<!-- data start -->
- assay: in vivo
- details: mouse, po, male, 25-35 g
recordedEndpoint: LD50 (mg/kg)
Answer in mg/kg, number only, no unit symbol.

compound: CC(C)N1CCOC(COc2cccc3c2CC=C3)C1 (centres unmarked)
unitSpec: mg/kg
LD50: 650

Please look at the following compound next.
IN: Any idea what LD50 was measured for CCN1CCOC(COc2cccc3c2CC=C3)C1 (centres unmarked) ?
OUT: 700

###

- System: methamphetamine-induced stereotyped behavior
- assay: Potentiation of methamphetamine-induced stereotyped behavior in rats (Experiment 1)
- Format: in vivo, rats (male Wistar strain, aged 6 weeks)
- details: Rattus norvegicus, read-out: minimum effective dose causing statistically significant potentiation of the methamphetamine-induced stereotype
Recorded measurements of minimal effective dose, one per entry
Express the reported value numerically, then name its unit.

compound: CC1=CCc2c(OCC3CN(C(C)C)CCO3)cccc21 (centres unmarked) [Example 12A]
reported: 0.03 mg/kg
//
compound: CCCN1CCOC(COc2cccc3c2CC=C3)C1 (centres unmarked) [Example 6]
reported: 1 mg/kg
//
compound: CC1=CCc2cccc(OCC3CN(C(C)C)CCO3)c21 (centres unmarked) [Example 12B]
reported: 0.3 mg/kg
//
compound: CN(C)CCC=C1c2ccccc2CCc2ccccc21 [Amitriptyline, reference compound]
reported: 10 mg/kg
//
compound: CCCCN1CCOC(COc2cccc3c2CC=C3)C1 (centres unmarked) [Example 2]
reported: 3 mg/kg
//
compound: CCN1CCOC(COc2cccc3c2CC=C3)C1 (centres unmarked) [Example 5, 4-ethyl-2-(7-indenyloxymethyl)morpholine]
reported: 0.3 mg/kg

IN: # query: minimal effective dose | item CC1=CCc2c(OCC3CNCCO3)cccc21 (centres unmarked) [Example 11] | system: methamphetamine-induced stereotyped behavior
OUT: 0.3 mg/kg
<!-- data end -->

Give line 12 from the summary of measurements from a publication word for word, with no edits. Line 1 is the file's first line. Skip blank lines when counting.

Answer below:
- System: methamphetamine-induced stereotyped behavior